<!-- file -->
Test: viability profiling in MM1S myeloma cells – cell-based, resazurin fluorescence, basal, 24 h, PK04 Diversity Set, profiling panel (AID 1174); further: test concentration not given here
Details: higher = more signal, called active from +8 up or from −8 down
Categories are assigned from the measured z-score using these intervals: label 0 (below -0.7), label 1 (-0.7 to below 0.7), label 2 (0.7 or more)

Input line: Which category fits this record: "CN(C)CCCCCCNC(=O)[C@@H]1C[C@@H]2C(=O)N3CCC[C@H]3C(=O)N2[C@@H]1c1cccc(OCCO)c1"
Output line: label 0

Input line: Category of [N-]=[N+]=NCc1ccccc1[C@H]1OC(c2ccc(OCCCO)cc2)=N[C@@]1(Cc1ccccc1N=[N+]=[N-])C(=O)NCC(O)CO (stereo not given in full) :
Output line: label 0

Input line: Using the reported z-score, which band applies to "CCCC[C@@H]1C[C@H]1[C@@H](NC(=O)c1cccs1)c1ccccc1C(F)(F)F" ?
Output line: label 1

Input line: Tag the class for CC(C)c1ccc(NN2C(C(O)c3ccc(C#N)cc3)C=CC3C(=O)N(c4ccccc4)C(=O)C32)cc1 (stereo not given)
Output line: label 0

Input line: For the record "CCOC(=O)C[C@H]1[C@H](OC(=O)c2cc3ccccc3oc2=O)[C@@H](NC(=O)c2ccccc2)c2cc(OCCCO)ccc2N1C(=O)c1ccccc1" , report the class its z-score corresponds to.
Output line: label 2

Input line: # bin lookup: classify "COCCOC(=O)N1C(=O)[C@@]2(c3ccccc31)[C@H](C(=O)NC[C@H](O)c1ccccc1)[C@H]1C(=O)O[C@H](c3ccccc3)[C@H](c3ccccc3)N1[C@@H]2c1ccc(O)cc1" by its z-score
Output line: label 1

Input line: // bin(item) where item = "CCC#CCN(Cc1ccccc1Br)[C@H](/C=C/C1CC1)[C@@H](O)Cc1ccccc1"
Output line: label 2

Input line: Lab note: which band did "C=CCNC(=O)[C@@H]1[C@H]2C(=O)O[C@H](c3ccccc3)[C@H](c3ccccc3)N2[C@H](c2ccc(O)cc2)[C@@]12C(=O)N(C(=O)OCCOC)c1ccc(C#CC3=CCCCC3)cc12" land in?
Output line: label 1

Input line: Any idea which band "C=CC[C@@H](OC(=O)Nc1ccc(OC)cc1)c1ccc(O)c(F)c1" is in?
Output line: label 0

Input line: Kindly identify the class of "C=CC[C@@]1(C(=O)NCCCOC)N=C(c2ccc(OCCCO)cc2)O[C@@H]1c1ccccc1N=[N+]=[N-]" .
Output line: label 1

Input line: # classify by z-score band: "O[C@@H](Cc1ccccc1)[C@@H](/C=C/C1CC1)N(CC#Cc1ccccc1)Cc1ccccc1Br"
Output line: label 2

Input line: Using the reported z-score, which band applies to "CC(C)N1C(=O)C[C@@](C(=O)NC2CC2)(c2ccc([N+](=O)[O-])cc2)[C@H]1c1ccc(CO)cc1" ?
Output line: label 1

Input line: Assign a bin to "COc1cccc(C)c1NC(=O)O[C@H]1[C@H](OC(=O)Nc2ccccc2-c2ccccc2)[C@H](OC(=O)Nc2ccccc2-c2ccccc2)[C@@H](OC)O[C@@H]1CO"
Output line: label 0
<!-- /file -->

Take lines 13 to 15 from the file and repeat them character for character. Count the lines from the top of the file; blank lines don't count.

Output line: label 2

Input line: # bin lookup: classify "COCCOC(=O)N1C(=O)[C@@]2(c3ccccc31)[C@H](C(=O)NC[C@H](O)c1ccccc1)[C@H]1C(=O)O[C@H](c3ccccc3)[C@H](c3ccccc3)N1[C@@H]2c1ccc(O)cc1" by its z-score
Output line: label 1